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Rock-Blues Review: Big Brother & The Holding Company-Sex, Dope & Cheap Thrills

Release Date: November 30, 2018
Label: Columbia/Legacy

Brother & The Holding Company with iconic lead singer Janis Joplin, had a sophomore album titled Cheap Thrills that would catapult them to stardom and introduced the world to Joplin. Sex, Dope & Cheap Thrills is a risqué title for an album and it was 1968 so as one can imagine, that title was nixed by the label for fear of public retribution which would equal poor sales. This was a typical reaction from label brass at the time. I think the album would have found just as much popularity regardless of any title it had. This double CD set restores the band’s original intent for that blockbuster release.

Within this set, there is an essential new collection of 30 rare performances including 29 studio outtakes and 25 previously unreleased tracks from the mythic 1968 sessions that generated Big Brother & The Holding Company's Cheap Thrills. This also debuts a previously unreleased live performance of a smokin’ hot “Ball and Chain," recorded live at Winterland Ballroom on April 12, 1968.

As far as I am concerned, Janis Joplin was one of the greatest blues singers that ever graced a stage or studio. I think this set will reaffirm that statement and younger fans will come aboard the Big Brother and Holding Company train after hearing this music. Joplin’s emotion-soaked vocals and painful releases of those emotions can be heard in her vocals and the accompanying music. One listen to “Turtle Blues (Take #4)” tells the story of her mastery over the blues.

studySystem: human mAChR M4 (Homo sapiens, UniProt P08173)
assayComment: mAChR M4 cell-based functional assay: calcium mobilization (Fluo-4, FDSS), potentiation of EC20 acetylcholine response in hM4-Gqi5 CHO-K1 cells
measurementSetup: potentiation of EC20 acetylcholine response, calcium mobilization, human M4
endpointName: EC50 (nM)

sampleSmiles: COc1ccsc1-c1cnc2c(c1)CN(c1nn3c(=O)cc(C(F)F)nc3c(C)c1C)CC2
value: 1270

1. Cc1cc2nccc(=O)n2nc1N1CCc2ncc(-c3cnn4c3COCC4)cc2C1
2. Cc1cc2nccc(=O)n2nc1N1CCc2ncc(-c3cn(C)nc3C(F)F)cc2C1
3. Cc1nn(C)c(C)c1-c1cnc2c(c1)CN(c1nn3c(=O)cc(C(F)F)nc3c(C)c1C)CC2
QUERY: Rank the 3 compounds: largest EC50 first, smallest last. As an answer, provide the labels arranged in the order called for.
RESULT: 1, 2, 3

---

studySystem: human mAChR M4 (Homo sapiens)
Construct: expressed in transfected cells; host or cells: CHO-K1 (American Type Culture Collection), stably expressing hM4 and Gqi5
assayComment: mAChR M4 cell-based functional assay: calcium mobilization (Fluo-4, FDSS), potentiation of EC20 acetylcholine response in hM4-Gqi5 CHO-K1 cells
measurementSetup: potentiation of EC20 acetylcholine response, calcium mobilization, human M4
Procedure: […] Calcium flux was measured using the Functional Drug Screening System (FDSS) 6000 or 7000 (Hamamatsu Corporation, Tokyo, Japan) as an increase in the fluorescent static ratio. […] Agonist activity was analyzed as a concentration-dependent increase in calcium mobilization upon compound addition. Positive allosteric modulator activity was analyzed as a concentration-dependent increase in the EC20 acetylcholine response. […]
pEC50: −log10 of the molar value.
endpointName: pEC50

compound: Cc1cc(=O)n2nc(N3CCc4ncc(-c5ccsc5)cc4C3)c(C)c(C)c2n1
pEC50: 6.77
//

What I found extremely interesting was reading the CD booklet included with this set. Some history I was unaware of was brought to light. The notes from Dave Getz and Grace Slick were certainly a great addition to this set. The picture of a very young and beautiful Slick and Joplin gets your mind reeling and wondering what was going on in that particular moment in time. If we only could look at a picture of the past and just step in to check it out real time, that would be amazing. Alas, we can dream of moments such as this and realistically get everything we possibly can from the music, words, and pictures provided.


“Oh, Sweet Mary” is an excellent track (7) on the first disc. The band and Joplin are just cranking it out with the pedal to the metal. I really appreciated her vocals when she sang and didn’t scream but I do realize that was part of how she conveyed the raw emotions of the songs to her audience. “Piece of My Heart” (Take 6) is so convincing. It sounds like Joplin is singing right from her toes directly to her heart. She always did sound that way regardless of what song she sang. “Catch Me Daddy (Take 1)” gets off to an interesting start as the sound engineer tells the band “Keep playing if you fuck up, I want to get something down.” Well, it doesn’t get any more realistic than that!